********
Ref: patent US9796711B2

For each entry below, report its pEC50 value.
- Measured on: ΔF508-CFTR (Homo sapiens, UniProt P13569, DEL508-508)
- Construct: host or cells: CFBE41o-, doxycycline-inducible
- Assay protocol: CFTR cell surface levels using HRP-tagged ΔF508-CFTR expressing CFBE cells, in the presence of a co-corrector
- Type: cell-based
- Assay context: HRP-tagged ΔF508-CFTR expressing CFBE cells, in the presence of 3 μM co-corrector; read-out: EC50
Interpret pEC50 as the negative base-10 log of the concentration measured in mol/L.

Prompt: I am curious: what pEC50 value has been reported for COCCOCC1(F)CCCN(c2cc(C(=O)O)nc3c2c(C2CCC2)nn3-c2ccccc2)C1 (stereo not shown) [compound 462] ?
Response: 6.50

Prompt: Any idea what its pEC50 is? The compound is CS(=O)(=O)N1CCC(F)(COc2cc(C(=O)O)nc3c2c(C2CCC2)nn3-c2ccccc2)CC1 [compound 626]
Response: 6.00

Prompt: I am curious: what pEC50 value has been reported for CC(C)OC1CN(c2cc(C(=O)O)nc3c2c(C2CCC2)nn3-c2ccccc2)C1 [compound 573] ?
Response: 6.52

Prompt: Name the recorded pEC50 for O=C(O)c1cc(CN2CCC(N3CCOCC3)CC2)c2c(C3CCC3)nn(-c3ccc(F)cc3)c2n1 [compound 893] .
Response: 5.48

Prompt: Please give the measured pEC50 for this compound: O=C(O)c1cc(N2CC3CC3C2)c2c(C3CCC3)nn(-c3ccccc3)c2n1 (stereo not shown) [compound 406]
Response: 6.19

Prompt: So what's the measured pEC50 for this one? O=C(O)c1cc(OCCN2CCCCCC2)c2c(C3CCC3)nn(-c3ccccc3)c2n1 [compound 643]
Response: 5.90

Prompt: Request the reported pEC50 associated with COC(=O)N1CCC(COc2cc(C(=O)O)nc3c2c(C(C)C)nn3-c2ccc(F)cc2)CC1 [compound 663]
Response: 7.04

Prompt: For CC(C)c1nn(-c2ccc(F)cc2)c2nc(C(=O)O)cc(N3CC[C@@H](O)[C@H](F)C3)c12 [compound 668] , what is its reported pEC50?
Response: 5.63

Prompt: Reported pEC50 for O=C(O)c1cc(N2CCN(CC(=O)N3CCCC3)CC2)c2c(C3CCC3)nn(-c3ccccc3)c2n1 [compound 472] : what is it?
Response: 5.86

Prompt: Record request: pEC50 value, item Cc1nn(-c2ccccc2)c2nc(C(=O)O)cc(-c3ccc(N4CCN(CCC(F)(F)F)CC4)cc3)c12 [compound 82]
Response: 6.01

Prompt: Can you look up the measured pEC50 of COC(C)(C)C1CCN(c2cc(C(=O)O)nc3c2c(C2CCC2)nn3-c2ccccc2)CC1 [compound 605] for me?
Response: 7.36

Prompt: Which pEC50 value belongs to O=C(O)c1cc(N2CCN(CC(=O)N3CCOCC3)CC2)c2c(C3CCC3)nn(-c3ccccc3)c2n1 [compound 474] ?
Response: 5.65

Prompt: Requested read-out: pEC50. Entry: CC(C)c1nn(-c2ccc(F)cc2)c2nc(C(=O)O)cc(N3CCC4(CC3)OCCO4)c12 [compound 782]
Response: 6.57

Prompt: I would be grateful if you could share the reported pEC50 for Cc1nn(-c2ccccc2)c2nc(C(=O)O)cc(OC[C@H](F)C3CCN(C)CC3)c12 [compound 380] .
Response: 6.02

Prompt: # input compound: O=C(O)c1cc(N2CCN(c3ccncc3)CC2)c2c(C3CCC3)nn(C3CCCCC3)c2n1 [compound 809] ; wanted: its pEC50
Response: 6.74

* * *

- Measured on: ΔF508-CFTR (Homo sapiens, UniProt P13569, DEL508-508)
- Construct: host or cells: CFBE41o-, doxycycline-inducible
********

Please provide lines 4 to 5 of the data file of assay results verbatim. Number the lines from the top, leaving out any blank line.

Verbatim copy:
- Construct: host or cells: CFBE41o-, doxycycline-inducible
- Assay protocol: CFTR cell surface levels using HRP-tagged ΔF508-CFTR expressing CFBE cells, in the presence of a co-corrector